Washington State, where I live, is kind of two, distinct states, separated by the Cascade Mountains that run north to south. The western part of the state, where Seattle is located, tends to be much more liberal and left leaning; the eastern part more rural and conservative. That is, of course, an oversimplification – there are plenty of rural (and conservative) areas west of the mountains too, but since most of the population is crammed into a strip along the Puget Sound, it’s sort of the way things are looked at around here when it comes to things like politics (left versus right) and tastes in four wheel drive vehicles (fancy SUVs versus practical trucks).
The Makers are from the other side of the state, the eastern part, home of long, straight stretches of highway, hot summers, and snowy winters. And there, almost at the Idaho border, sits the largest city “east of the mountains,” Spokane. The city that spawned The Makers. And that is something we should thank the Lilac City for. Wait. Spokane is the “Lilac City”? Really? Not very punk rock…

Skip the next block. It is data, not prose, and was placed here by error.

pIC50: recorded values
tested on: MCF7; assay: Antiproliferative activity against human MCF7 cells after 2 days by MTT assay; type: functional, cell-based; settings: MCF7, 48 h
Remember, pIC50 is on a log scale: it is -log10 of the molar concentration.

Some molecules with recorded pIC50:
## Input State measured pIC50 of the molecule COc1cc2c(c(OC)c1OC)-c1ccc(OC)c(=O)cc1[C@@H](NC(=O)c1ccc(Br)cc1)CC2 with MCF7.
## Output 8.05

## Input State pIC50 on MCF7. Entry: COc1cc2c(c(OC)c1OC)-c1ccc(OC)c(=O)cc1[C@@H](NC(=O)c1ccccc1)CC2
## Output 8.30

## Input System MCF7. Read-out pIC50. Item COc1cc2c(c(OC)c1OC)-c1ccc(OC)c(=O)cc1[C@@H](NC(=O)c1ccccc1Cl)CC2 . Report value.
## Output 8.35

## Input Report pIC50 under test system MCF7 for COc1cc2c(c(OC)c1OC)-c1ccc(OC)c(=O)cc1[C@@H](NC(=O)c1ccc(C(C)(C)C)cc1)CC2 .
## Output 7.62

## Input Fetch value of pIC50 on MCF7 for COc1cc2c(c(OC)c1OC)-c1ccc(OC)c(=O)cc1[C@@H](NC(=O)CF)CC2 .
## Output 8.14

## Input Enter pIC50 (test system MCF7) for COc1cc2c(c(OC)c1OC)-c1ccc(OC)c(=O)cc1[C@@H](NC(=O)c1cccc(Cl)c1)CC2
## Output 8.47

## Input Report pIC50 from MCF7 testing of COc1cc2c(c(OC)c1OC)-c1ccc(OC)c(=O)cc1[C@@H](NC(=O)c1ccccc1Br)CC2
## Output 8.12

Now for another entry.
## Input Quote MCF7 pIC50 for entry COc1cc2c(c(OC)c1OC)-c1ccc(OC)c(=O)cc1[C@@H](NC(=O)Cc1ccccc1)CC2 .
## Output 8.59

Fortunately The Makers were able to get past their home town’s unfortunate official nickname, because there’s nothing flowery about their music, unless those flowers were spray painted on the wall of a decrepit building somewhere. This is garage punk, and don’t you forget it. The Makers (1995) has sixteen songs, 11 of which clock in at two minutes or less and none longer than 2:35. The guitars are muddy, the vocals audibly sneering and nasal. It’s lo-fi. It’s raw. The album cover is literally flipping you off. It’s excellent.
This may seem like an odd comparison, but The Makers actually sound to me a lot like a lo-fi, punk version of the band Jet (think “Are You Gonna Be My Girl”), though to be fair since The Makers came first maybe Jet is just a polished, radio friendly version of them.
The Makers bring it, and they bring it fast in Ramones style (early on all members of the band took on the last name Maker, further evidence of the Ramones’ influence). I love their sound and energy, and they slow it down just enough from time to time to allow you a reprieve and chance to catch your breath on songs like “Hate Your Games” and the almost painfully sluggish “Sad Little Bug,” which also gives The Makers a little bit of variety (but not much). If you love garage, lo-fi, Jack White, or graffiti flowers spray painted on the walls of abandoned buildings, then The Makers is for you my friend.